5 Ways TweetBacks Can Make Your Blog More Social — and More Viral

The following is a guest post from Dan Zarrella @DanZarrella.com

A few days ago I released the first implementation of TweetBacks . The concept behind this is to port the idea of trackbacks to Twitter; that is, display a list of Tweets linking to your blog right underneath your post (either above or below your comments).

I believe that a Tweetback can be a powerful tool for a few reasons:

  1. Tweeting is an easier and faster method of commenting and sharing interesting content, so by allowing your readers to respond to your posts via Twitter, you’re lowering the bar and encouraging more feedback.
  2. Twitter also has a greater potential for conversation than traditional commenting does. All of a user’s followers will see, and can therefore respond to, each Tweet, whereas before only the people who saw your post were exposed. This has the effect of stimulating more and wider-reaching conversation.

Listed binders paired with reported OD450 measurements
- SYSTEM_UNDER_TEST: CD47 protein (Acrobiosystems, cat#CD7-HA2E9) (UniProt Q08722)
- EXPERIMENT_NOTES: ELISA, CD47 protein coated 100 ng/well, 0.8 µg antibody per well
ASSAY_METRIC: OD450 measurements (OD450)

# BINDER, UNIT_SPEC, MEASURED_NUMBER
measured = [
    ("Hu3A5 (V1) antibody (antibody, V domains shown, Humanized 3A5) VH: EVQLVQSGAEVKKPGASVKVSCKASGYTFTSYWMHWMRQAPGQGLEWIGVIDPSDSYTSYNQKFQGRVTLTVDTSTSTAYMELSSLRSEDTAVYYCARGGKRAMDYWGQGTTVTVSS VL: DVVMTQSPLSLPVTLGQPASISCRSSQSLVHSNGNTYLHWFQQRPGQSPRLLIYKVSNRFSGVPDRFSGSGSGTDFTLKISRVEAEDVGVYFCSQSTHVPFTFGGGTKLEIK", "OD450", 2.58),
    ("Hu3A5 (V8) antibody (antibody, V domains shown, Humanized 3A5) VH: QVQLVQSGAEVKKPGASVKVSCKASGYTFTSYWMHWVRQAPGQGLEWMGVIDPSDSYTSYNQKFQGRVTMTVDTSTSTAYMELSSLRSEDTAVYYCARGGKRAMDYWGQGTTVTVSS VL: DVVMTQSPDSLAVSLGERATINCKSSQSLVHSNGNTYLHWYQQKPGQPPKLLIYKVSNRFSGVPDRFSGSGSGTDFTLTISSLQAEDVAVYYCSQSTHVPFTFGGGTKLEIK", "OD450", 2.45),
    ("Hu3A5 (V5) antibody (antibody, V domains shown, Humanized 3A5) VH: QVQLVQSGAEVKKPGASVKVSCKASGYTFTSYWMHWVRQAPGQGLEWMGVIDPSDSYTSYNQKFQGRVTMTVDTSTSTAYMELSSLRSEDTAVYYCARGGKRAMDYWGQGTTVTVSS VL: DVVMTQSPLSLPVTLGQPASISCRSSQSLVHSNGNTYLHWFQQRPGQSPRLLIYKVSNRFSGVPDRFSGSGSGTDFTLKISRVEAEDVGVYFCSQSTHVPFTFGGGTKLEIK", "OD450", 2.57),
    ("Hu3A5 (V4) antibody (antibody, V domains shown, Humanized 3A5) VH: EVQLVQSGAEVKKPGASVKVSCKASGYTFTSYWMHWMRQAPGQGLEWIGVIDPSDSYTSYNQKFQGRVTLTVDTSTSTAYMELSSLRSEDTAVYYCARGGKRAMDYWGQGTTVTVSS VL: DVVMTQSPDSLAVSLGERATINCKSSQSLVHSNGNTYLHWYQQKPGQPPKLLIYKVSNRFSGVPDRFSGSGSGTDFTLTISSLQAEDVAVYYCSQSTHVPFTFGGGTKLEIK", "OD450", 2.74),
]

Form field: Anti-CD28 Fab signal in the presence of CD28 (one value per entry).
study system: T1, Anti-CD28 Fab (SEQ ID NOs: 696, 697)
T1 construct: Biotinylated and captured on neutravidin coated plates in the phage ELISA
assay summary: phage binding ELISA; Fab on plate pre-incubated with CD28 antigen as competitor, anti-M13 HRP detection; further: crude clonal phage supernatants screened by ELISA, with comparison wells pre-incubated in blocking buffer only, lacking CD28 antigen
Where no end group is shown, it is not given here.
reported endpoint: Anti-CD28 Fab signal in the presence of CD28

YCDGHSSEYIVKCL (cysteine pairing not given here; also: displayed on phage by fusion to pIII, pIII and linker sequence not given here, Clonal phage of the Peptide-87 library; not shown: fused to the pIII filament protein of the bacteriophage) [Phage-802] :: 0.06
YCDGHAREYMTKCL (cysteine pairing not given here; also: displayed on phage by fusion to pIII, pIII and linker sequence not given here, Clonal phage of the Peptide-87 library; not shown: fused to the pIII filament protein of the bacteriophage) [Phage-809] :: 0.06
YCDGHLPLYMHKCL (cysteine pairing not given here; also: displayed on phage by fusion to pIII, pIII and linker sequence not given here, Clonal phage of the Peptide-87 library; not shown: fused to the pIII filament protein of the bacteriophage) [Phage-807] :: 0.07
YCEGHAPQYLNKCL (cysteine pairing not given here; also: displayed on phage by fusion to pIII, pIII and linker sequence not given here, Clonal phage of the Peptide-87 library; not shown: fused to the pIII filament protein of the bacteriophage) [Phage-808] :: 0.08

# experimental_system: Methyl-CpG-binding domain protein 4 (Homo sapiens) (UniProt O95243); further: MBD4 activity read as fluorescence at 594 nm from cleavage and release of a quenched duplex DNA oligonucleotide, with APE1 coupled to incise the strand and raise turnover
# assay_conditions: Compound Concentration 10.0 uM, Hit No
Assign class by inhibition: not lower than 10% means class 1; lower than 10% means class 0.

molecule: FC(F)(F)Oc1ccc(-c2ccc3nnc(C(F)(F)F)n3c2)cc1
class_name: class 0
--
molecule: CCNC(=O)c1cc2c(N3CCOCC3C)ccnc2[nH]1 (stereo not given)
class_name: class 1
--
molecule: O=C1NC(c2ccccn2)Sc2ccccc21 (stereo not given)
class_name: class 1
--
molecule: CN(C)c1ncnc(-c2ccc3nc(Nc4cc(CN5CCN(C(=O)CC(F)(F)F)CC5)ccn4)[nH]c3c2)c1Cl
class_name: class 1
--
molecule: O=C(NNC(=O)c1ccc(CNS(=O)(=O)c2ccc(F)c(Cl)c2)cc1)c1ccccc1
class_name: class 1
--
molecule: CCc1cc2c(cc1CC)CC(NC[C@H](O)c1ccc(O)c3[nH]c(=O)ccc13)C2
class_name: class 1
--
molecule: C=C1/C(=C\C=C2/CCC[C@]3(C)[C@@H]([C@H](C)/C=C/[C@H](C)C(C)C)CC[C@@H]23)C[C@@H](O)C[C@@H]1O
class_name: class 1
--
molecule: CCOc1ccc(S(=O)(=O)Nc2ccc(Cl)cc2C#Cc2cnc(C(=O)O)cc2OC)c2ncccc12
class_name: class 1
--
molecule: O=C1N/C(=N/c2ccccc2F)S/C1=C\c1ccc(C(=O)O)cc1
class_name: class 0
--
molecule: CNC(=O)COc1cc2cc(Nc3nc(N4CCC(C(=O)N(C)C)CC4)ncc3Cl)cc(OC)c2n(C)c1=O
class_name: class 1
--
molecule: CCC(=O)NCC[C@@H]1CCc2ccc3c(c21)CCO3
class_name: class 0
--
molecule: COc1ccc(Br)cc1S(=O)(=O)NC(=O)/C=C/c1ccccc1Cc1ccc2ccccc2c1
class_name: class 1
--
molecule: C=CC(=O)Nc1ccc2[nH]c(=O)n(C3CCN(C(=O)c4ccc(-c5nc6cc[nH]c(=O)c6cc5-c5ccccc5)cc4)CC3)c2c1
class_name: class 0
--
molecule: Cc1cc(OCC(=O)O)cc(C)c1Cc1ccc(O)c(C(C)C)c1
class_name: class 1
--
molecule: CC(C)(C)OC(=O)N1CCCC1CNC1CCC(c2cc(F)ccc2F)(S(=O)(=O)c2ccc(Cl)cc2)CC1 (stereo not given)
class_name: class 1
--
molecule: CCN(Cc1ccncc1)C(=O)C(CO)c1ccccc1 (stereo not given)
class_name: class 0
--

3. Leveraging Twitter is very powerful way to get more (targeted) traffic to your blog, and by displaying a list of TweetBacks about your post you are including an implicit call to action for your readers to go ahead and Tweet about your content.
  4. Social proof has consistently appeared in my research as an important factor in the infectiousness of content. When users see that other people have shared a link or idea, they are much more likely to do so themselves, creating a cascade of virality. TweetBacks add another layer of social proof to your posts, and in this way can help your blog spread to more people for a longer amount of time.
  5. My studies have shown that the majority of ReTweets contain a link, effectively making them TweetBacks. In the future I plan to integrate my JavaScript TweetBacks implementation with my ReTweet mapping system. That way, if you’re using my JS script, you’ll be able to track and analyze the spread of your content through Twitter in previously unheard of ways.

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